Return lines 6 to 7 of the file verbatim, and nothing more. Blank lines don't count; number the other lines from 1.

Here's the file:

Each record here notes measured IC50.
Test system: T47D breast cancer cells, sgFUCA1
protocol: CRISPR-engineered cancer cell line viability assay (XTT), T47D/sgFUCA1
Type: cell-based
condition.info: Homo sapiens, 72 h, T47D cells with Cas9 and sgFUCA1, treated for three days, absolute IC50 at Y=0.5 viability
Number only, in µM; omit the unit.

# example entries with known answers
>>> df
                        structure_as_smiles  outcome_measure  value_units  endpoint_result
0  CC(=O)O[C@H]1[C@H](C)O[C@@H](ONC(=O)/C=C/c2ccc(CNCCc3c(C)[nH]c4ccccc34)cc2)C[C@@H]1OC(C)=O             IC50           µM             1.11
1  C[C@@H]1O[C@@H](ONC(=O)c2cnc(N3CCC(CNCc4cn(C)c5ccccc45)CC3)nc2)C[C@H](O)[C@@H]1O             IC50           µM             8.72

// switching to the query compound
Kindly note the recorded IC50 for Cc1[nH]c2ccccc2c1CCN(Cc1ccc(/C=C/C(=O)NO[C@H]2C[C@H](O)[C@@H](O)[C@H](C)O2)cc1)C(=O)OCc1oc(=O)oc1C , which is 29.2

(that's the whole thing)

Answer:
Number only, in µM; omit the unit.

# example entries with known answers